The Tomatin distillery is an eerie place, in truth. Once one of the largest distilleries in Scotland, it is a vast place from the outside; but it’s when you get inside that you realise just how big it used to be. There are empty spaces left for the old stills and mash tun which are now used for spares, leave it looking almost unfinished. And it is where a couple of these old stills would have stood that I spent most of my time (glamorous I know), in what can only be described as a portakabin-cum-tasting room. Certainly not very impressive from the outside - but open the door and you are met with wall-to-wall rows of sample bottles containing liquid from almost every cask in the warehouses! It is here that you get a good idea of just how much variation in colour there can be amongst similar single casks.
Having already had a good idea in my head of what I wanted to bottle in time for Christmas, I focussed on Oloroso. I wanted those distinct Christmas cake aromas often found from Oloroso sherry casks. But I also wanted something that was still fresh and lively, basically not too sherried. For this, you really need to be looking for something under 15 years of age, particularly if you are looking at ‘fresh’ sherry casks, i.e. those that have only been just been emptied of sherry and having contained only sherry before being filled with whisky. The 2009 that I ended up choosing had all these attributes – an undeniably Christmassy nose, bags of honey but then quite floral, particularly with a few drops of water. The balance for a whisky just shy of 10 years old was hugely impressive and, personally being much more of a bourbon cask fan in general, it certainly reminded me just how damn good sherry cask whisky can be when it’s done right. Do enjoy this over Christmas; we have many more exciting plans for 2019!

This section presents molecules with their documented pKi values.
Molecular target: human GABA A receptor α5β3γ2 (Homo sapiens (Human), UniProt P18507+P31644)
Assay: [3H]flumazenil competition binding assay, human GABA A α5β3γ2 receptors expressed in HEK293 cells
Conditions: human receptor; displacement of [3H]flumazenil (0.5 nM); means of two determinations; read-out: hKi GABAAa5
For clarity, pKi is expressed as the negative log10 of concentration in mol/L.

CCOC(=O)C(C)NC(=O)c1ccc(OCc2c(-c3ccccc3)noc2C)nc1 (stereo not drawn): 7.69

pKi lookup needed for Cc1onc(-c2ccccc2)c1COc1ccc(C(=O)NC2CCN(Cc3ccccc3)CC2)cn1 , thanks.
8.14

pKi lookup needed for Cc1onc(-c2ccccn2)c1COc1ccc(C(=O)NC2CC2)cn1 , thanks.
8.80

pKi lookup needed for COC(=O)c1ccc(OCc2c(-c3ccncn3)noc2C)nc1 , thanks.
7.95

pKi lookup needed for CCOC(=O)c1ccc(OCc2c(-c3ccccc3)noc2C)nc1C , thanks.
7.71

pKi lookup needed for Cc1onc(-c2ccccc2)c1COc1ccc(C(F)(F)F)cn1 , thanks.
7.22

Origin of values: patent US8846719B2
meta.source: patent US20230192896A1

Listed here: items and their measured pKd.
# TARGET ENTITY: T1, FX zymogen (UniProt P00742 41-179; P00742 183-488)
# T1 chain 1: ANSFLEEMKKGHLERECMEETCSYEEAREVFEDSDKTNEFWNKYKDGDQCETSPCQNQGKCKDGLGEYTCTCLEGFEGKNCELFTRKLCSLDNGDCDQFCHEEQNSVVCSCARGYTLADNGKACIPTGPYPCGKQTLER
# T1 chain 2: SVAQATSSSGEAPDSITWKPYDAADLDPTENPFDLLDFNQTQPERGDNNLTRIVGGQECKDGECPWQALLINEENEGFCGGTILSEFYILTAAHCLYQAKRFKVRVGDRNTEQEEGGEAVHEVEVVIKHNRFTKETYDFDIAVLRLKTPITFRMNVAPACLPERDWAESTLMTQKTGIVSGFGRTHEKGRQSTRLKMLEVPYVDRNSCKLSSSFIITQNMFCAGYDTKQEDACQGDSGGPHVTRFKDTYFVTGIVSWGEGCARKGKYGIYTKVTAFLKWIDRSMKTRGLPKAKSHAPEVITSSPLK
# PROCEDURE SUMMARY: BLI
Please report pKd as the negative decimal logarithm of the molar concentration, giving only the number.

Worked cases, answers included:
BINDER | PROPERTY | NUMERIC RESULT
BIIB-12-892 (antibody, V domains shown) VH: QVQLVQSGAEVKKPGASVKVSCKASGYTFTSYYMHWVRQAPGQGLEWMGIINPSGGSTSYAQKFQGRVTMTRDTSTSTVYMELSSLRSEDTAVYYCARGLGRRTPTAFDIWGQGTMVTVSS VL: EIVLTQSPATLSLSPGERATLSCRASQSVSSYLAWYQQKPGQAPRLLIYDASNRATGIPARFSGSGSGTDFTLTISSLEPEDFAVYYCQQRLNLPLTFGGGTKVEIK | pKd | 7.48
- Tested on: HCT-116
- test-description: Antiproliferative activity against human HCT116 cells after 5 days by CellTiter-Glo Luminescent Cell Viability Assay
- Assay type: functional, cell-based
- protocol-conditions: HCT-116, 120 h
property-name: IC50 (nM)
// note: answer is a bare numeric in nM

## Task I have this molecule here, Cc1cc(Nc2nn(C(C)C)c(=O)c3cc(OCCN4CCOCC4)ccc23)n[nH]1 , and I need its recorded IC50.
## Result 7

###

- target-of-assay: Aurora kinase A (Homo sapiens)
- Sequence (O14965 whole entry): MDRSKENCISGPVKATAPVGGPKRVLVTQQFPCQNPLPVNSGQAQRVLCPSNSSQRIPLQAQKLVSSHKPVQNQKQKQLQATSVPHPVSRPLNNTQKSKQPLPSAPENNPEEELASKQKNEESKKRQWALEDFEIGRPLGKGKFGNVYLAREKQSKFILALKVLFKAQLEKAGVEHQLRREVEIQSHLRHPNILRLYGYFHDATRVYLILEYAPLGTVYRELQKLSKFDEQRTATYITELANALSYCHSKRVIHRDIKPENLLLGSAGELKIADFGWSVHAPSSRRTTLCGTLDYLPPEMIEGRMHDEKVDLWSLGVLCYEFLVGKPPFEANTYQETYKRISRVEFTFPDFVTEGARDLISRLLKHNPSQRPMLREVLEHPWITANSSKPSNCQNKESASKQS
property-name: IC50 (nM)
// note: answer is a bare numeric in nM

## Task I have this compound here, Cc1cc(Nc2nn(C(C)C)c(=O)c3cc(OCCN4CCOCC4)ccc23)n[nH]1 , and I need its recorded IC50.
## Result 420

Stemming from the Gaelic “Tom Aitinn” (meaning Hill of Juniper), the story of Tomatin dates back to the 16th century when it is told that cattle drivers would pass through the area between Inverness and Aviemore, fortifying themselves with spirit from the local still. It was only in 1897, however, that the distillery was established and subsequently the village of Tomatin, where many of the distillery workers lived, sprang up. After a couple of bumpy years at the turn of the century the distillery established itself in the Highlands and rode the post-war boom rather well – at one point in the 1970s, it was the largest distillery in Scotland, distilling spirit that went largely into blending. However it fell on tough times in the mid-1980s (as all distilleries did) and was bought up by the Japanese Conglomerate Takara Shuzo in 1986, becoming the first distillery to come under Japanese ownership.
Fast forward to today and they are widely recognised as one of the most exciting distilleries in Scotland. Tomatin has finally found its calling producing high quality single malts. A bucketload of awards have followed including the highly prestigious Distiller of the Year and World’s Best Single Malt Scotch awards. Beyond this, the distillery is also in possession of an enviable cask library with vintages going back to the 1970s (more on that in 2019!) However, it was the younger casks that captured our attention this time around, all displaying a wonderful maltiness and richness, perfect for the run in to Christmas.
So onto our chosen cask:
Aged in a first-fill Oloroso sherry butt (500 litres) and bottled at cask strength (58.2%) this malt truly embodies the festive spirit. Think of the smell of wood burning on the fire, Christmas cake covered in brandy, sweet roasted almonds, whatever best characterises Christmas for you and you will find it in this bottle. Just 598 bottles were drawn from the cask and each bottle is individually numbered by hand and presented in rather fetching individual gift boxes. Not only should you have this whisky in your line up, your friends and work colleagues should too.
A well rounded sweet malt, with notes of chestnut, roasted almonds and a hint of pecan pie on the nose which give way to raisins, sultanas, toffee nougat and a touch of caramel coated hazelnut on the palate. This is beautifully balanced given the high alcohol content boasting a medium finish with hints of sweet oak. Ding Dong!
With a drop of water the liquid opens up and shows off its luscious fruit. The nutty almond notes give way to unctuous stewed apple and biscuit crumb on the nose. The palate keeps that chocolaty caramel nougat but is complemented by devilishly sweet sticky raisin with a touch of pine resin. The finish is all you would want from this Christmas malt, medium with touches of mince pie.